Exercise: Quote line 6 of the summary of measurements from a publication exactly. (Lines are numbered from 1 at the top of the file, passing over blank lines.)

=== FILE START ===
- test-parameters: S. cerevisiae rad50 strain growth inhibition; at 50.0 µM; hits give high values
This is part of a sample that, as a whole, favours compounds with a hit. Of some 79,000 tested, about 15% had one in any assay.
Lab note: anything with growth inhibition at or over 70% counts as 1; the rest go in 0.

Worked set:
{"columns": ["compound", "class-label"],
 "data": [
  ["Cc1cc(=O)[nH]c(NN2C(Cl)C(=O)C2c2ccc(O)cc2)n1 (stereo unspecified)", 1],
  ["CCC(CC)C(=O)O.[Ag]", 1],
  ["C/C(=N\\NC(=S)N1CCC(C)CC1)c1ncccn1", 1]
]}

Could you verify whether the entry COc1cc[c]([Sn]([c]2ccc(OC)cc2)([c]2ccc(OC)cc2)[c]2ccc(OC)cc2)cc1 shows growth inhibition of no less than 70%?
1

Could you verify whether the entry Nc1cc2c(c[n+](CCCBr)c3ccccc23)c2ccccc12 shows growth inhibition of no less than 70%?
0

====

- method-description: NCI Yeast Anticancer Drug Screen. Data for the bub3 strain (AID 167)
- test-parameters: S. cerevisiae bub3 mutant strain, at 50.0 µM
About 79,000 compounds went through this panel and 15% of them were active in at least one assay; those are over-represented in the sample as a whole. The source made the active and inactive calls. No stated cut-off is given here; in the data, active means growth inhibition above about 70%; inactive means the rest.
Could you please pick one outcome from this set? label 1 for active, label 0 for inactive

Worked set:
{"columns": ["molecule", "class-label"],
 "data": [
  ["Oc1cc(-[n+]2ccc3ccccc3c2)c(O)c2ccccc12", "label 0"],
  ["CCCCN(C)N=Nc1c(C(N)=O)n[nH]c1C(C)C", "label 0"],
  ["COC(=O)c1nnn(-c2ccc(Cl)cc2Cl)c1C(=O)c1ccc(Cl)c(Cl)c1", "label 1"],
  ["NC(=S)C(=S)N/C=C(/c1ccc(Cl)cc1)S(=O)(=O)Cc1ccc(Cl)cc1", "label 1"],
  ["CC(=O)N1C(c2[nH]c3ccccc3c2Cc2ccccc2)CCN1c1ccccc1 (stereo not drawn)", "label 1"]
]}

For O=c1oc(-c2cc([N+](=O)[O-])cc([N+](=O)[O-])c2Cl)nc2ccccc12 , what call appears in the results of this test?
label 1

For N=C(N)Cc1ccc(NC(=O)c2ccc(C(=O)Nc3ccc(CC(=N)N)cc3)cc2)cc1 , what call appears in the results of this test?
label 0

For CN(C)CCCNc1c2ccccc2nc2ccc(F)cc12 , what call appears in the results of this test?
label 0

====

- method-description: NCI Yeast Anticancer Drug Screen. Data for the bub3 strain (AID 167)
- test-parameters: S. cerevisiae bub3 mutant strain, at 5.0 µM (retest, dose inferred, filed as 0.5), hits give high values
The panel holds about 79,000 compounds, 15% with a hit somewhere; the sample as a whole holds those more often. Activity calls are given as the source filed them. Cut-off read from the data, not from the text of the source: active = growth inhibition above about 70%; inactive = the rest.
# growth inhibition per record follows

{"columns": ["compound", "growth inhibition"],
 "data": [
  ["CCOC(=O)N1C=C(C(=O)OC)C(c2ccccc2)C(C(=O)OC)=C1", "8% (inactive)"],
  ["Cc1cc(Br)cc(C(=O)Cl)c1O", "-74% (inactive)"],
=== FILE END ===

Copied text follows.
 "data": [